Look out for books from local publisher Epigram Books ( – they sponsor a writing prize that has brought to public attention such talented writers as Sebastian Sim, whose The Riot Act was the 2017 winner. This darkly comic satire riffs on the causes of and fallout from the real-life riot in Little India in 2013.

Also short-listed for the Epigram Prize was Jeremy Tiang's outstanding State of Emergency (2017) which went on to win the Singapore Literature Prize in 2018, and Balli Kaur Jaswal for her 2015 novel Sugarbread. Also look out for Jaswal's debut Inheritance (2013) about a dysfunctional Punjabi Sikh family's trials and tribulations between 1970 and 1990. UK-based Singaporean writer Sharlene Teo's debut novel Ponti (2018) is about the relationship between a woman who once starred in cult horror movies, her daughter and her daughter's friend.


Popular Music


Snapping at the high heels of demure Malaysian pop songstress Siti Nurhaliza are Zee Avi, who was signed by the US label Bushfire Records for her eponymous debut CD, is Yuna, who has also cut a US record deal and is one of the talented vocalists and songwriters from the nation's new generation of musicians. Also look out for Najwa whose slickly produced EP Aurora has garnered positive reviews; the MIA-style rapper Arabyrd; and the more retro guitar jingly pop stylings of Noh Salleh.

In 2015, indie rock band Kyoto Protocol, who have been steadily building their reputation since forming in 2008, finally released a full album, Catch These Men, after a series of singles and EPs in the past.

Local artists show up at music festivals in Malaysia such as Urbanscapes and the Rainforest World Music Festival. A great resource for catching up other up-and-coming local bands and singers is The Wknd (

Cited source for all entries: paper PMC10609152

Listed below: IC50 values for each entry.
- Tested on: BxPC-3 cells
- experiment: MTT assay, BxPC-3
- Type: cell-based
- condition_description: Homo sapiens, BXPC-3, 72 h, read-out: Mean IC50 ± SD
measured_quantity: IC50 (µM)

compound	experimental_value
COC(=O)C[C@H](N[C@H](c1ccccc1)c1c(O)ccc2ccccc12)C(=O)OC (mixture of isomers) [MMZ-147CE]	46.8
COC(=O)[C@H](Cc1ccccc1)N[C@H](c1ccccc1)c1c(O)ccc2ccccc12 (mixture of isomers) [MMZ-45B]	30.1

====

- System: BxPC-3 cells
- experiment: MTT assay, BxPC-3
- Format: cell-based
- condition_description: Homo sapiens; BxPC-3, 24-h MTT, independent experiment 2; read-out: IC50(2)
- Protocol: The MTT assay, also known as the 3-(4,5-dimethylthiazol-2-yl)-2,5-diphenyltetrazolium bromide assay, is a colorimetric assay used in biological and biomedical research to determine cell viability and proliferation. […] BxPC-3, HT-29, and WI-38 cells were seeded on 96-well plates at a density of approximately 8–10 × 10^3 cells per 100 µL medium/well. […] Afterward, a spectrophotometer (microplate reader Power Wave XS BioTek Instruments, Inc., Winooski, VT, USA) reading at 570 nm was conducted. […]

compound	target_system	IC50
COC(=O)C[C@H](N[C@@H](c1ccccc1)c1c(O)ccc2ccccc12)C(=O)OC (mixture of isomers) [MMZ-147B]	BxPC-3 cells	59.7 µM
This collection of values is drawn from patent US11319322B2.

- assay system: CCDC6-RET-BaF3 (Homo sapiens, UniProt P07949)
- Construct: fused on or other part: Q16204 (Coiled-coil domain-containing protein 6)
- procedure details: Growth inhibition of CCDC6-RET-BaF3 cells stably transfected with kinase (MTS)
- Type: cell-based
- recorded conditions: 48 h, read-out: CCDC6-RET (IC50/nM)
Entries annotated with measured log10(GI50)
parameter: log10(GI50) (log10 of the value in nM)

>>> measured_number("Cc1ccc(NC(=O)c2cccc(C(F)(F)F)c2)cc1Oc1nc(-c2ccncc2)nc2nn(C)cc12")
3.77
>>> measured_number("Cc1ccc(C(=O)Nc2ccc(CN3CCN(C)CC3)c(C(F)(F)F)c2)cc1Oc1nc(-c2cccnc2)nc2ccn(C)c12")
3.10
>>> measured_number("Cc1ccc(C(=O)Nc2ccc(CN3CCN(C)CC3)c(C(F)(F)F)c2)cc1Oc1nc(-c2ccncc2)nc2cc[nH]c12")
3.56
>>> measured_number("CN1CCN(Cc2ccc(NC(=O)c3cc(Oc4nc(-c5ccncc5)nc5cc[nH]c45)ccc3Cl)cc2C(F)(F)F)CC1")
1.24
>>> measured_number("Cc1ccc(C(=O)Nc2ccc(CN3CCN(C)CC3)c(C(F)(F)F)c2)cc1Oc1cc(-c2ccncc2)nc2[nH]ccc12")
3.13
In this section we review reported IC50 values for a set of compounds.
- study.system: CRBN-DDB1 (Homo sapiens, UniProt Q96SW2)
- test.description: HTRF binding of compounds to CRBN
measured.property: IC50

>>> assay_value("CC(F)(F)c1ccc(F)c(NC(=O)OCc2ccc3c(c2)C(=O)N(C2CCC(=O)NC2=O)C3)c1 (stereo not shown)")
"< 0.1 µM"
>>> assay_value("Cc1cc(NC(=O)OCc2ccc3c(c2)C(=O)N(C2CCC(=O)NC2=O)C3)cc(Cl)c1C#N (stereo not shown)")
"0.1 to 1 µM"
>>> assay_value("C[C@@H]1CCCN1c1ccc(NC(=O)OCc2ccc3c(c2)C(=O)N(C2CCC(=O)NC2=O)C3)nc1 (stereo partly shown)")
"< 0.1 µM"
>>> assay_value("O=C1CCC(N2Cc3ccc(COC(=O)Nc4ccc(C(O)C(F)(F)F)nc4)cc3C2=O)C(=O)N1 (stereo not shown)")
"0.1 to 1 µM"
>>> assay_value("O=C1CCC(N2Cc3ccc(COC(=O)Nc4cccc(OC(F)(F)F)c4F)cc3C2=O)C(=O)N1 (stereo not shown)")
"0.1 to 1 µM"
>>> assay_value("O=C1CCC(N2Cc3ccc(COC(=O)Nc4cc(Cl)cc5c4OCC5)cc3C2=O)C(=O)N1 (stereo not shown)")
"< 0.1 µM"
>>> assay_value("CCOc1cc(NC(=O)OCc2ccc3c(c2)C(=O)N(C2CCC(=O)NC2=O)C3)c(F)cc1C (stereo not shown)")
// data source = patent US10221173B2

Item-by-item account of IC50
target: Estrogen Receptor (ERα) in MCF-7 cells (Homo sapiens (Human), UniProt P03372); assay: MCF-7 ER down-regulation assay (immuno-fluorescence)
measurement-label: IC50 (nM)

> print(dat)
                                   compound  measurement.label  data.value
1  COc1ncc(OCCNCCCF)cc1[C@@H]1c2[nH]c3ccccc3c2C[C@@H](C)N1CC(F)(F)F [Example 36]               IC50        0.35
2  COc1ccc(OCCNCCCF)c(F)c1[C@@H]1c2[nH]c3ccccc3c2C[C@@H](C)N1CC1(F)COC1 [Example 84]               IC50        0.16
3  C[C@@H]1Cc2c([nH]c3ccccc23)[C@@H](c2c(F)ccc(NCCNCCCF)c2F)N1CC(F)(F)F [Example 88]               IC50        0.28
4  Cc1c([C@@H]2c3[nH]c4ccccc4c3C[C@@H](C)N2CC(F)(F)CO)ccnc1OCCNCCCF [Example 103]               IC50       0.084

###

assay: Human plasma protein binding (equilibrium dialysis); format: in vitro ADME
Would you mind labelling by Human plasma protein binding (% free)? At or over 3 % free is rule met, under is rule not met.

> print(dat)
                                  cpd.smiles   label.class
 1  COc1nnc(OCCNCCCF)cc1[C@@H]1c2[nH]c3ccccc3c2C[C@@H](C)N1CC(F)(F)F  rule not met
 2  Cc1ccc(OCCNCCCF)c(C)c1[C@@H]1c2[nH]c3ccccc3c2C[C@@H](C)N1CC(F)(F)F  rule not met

Singapore’s pop music scene creates only a small blip internationally. On the radar are rapper and hip hop artists Thelioncityboy ( and Shigga Shay ( and singer-songwriters Jasmine Sokko ( and Inch Chua (

Visitors should look out for local festivals like the annual Baybeats at the Esplanade – Theatres on the Bay, showcasing alternative singers and bands.

Traditional & Classical

Traditional Malay music is based largely on gendang (drums), but other percussion instruments include the gong and various tribal instruments made from seashells, coconut shells and bamboo. The Indonesian-style gamelan (a traditional orchestra of drums, gongs and wooden xylophones) also crops up on ceremonial occasions. The Malay nobat uses a mixture of percussion and wind instruments to create formal court music.

Islamic and Chinese influences are felt in the music of dondang sayang (Chinese-influenced romantic songs) and hadrah (Islamic chants, sometimes accompanied by dance and music). In Singapore, catch the well-respected Singapore Chinese Orchestra (, which plays not only traditional and symphonic Chinese music but also Indian, Malay and Western pieces.

Visual Arts


Latiff Mohidin, who is also a poet, is a Penang-based artist whose work spans several decades and has featured in a major retrospective at the National Visual Arts Gallery; he's considered a national treasure.

Other long-established artists include Hoessein Enas, who was commissioned by Shell Ltd in 1963 to produce a series of portraits celebrating the newly born country, and Amron Omar who has focused throughout his career on silat (a Malay martial art) as a source of inspiration for his paintings.

Among notable contemporary Malaysian artists are Jalaini Abu Hassan (‘Jai’), Wong Hoy Cheong, landscape painter Wong Perng Fey, and multimedia artist Yee I-Lann. Work by Malaysian sculptor Abdul Multhalib Musa has won awards and he created several pieces in Beijing for the 2008 Olympics.


In Singapore the visual-arts scene is also vibrant, with painting, sculpture and multimedia the vehicles of choice for dynamic explorations into the tensions between Western art practices and the perceived erosion of traditional values. Highly regarded local artists include Tang Da Wu, Vincent Leow, Jason Lim and Zulkifle Mahmod. The National Gallery Singapore is aiming to be the region’s leading visual arts institution.